Follow the River

Follow the RiverMary Ingles Was Twenty Three, Married, And Pregnant, When Shawnee Indians Invaded Her Peaceful Virginia Settlement, Killed The Men And Women, Then Took Her Captive For Months, She Lived With Them, Unbroken, Until She Escaped, And Followed A Thousand Mile Trail To Freedom An Extraordinary Story Of A Pioneer Woman Who Risked Her Life To Return To Her People From The Paperback Edition. This is very good historical fiction We are given a true story that captures our interest from page one What happens is exciting and the story is hard to put down Dialogs enliven events and capture temperaments of the people involved These dialogs may be fictional, but they conform to what source material tells us about the respective characters personalities The book is both adventure story and character study What made this book so special for me is that I felt what Mary felt When she froze, I had to pull a blanket over myself When she was starving, all I could think about was food Yo
This book needed a lot of editing It was repetitious and monotonous Her voice did not seem very genuine It s kind of hard to explain, but sometimes it just didn t seem like a woman s point of view For example, she rarely never talked about the emotional relationship with her husband Instead, even when she was starving and fighting exposure and exhaustion in the extreme, every time she thought of her husband, it was sexual The way she immediately started fantasizing about Chief Wildcat was very Harlequinesque Also, in some parts the way she thought about her children didn t seem natural forced or too theatrical On the other hand, I really identified with her experience of childbirth Her re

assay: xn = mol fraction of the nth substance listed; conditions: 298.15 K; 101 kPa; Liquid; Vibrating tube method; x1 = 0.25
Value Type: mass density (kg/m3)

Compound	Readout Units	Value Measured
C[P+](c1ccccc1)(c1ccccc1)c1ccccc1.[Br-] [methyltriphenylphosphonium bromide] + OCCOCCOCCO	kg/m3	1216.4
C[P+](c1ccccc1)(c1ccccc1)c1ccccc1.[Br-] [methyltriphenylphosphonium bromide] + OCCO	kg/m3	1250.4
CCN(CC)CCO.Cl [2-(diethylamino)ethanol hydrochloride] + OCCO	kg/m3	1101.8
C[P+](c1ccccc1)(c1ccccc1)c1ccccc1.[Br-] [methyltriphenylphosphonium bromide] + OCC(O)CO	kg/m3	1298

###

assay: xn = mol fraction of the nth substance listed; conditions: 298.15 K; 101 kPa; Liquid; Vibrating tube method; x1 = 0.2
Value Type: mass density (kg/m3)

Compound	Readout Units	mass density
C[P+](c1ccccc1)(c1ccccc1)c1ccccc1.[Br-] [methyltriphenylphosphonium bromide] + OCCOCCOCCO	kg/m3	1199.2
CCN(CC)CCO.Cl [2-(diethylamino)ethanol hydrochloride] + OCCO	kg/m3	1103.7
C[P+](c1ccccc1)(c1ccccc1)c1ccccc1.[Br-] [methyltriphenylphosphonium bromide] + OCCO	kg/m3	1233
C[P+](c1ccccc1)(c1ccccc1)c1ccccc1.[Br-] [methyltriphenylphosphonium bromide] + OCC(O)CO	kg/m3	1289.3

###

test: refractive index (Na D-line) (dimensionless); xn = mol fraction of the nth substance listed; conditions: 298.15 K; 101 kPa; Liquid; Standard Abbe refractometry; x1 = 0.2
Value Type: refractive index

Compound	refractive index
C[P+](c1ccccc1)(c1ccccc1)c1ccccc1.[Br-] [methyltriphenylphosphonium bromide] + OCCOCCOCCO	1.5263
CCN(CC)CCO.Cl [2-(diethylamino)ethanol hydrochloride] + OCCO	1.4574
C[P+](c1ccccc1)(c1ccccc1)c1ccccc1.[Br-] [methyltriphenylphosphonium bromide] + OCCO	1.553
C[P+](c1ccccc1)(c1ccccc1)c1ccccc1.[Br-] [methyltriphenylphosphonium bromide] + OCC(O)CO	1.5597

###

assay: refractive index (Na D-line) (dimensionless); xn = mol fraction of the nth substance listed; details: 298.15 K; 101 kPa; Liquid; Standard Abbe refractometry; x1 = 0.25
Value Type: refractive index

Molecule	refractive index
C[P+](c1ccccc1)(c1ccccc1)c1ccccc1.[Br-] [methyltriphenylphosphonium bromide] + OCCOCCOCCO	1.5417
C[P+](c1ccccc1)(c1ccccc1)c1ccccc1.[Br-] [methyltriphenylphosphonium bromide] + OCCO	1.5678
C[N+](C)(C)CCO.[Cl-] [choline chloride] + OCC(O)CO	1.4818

I found this book incredibly interesting The amount of research author Jim Thom put into this novel almost reveals an obsession he must have had with the harrowing experience of Mary Draper Ingles I was educated at a very young age by my archaeologist father about the early settlements of this region, as well as the life of period Indian tribes Being a true Kentucky blue blood, I was also educated on the clash between the two, the eternal struggle, and God willing, those few who were able to live peacefully side by side Though this novel falls short from expressing the hardships and horrors the settlers and so the soldiers from all campaigning countries placed on the Indians, you have to keep in mind that it is written from the settlers perspective If you take it a step further and do the research on who these early settlers of this yet wild, untamed, and dangerous part of the country were, you ll develop a respect for their plight and for the bravery in which they chose to set out and have a legitimate life of their own.The life of Mary Draper Ingles falls under much scrutiny for some of the decisions she was forced to make Believing her husband still to be alive and having had her two young boys taken from her while in captivity, Mary Ingles came to the momentous decision to leave he